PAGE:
An hour later and having put the last of the stomach wrenching twists and turns behind us we arrived at the main entrance to the Wall. Our driver, Mr. Liu very gently and slowly explained that the car was in Lot 2 and that Lot 1 was at the top. Lot 3 was below and we should make sure to return to Lot 2. He took us to the office and stood by as I bought the tickets for entry and the cable car. Good drivers are like this, they take you under their wing and they make sure things happen the way they should.
You have two options to get to the top here, walk up or ride up. Given the snow and our lack of insight into the quality of the trails, we decided to ride one way and deal with the descent later. The path here between the long parallel lines of souvenir stalls was steep, cobbled and slippery due to the snow melt making me think that we’d made the right choice. We trudged up to the cable car hut and waited in line with a large group of American families also here on school break. As our car rounded the bottom capstan we were glad to see that it had been blessed by the 9th Living Buddha who had ridden it in 1999. Double blessed I guess, considering all the “9’s” involved in that transaction. We rode up with a two couples from Connecticut, chaperones for the horde of teenagers. I scanned the brochure and caught a picture of a young Bill Clinton in an raspberry polo shirt mounting one of the bright orange cars.
Stepping out and climbing a quick set of stairs we found ourselves on the roof of one of the many guard towers that punctuate the Wall. To our left it flowed along the top of a ridge, into the seemingly infinite distance. To our right it tumbled down the hill into a deep ravine and back up the subsequent ridge. Everyone took turns sharing cameras and taking family shots. I asked one of the couples we rode up with to take ours and returned the favor for them, waiting a moment for their sullen teen-aged boy to honor us with his presence. “Olive” as his dad called him clearly would have rather been at South Padre Island cheering on a wet t-shirt contest.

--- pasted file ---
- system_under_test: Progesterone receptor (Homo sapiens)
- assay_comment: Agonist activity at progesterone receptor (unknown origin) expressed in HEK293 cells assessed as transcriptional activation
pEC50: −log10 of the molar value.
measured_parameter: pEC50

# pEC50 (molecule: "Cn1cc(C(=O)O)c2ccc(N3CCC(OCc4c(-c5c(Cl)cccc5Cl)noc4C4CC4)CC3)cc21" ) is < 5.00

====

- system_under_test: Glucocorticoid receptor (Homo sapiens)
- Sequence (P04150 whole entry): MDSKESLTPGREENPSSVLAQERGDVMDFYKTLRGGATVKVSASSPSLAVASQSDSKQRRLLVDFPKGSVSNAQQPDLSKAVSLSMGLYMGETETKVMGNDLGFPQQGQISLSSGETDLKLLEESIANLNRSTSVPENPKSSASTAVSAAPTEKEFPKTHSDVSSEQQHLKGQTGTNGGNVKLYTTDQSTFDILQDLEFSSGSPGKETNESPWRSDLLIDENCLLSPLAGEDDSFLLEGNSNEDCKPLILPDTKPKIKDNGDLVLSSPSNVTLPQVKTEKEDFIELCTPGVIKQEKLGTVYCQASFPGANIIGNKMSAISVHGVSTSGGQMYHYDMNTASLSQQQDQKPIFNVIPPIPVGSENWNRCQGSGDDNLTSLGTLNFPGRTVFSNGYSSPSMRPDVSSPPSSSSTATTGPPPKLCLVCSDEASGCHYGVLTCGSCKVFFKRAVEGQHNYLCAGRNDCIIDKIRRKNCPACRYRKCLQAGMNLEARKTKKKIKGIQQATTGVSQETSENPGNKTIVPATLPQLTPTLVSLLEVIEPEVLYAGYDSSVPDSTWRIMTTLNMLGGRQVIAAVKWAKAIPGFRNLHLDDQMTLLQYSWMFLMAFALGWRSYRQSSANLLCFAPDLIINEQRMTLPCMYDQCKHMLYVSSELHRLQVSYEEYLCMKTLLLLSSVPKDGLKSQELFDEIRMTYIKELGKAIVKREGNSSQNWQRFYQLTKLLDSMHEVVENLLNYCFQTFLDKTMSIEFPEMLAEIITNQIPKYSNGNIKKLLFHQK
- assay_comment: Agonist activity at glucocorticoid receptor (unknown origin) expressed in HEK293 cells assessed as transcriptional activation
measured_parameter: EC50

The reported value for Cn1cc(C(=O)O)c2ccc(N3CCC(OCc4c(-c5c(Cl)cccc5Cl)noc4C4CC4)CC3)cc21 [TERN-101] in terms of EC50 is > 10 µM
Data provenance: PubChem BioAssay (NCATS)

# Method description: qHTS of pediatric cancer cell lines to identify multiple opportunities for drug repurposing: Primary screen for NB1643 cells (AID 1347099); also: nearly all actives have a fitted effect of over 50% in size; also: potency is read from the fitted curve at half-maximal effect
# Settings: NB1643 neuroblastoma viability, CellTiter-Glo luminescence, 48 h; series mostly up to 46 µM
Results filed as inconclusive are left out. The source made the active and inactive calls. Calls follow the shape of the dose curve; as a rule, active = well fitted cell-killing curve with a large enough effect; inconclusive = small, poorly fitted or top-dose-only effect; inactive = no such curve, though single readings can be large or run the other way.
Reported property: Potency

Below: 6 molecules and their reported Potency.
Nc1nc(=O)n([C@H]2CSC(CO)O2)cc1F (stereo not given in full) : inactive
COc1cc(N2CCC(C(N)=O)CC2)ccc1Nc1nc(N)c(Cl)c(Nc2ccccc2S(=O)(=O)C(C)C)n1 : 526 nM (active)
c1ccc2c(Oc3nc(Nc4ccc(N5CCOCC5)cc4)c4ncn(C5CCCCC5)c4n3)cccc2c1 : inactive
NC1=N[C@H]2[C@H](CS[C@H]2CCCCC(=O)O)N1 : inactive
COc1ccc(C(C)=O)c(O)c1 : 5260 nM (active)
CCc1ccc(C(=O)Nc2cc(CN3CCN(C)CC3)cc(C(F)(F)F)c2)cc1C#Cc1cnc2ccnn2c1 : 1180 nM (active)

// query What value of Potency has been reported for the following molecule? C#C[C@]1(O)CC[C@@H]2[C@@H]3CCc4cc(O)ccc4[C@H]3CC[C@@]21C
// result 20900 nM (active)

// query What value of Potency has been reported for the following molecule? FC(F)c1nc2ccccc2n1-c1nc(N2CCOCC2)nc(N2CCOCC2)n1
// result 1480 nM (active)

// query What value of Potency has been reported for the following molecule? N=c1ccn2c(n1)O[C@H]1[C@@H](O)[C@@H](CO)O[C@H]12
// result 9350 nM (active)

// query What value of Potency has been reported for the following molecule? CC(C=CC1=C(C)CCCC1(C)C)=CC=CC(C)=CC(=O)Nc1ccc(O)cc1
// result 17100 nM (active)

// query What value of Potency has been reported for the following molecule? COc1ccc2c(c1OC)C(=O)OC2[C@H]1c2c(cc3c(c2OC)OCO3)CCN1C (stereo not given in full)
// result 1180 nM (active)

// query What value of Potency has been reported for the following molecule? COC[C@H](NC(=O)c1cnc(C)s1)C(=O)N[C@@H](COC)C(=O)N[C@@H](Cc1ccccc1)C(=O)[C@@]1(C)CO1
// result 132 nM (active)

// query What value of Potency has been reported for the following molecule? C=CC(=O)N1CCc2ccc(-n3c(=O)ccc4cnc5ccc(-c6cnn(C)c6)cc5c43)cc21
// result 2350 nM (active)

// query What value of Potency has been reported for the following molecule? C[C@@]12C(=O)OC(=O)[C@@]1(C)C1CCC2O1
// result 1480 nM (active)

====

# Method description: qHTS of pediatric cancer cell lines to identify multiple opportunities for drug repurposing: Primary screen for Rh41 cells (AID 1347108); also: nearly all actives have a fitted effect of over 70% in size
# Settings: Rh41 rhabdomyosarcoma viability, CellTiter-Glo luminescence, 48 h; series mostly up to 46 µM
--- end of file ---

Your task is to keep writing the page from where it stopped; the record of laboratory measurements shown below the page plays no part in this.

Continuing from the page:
Places as stunning as this are hard to react to, you get saturated and it quickly loses its specialness. It’s as though your mind can appreciate the grandeur but only for so long although I have to admit that it’s mildly embarrassing to acknowledge that I didn’t spend the entire time gasping in wonder with tears of pure joy running downs my cheeks. Perhaps it’s enough to just love it for a moment and then fall into a routine of enjoying the details.
The wall is a uniform gray and honestly pretty bland to look it. Its size is what grabs you, that and the difficultly in walking on it. No two stairs are the same rise and not two treads are the same width. The surface tilts to the side along one short span and then switches to the other almost instantly. It’s a lot like being on the moving floor in an old Fun House ride. You truly have to pay attention or you’ll find yourself on your face. I learned this on my visit to the Fake Wall up near the North Korean border. That section, built in the 1990’s to draw tourists was just as hard to navigate. Apparently the modern engineers decided to build in an extra dose of authenticity where it really wasn’t needed.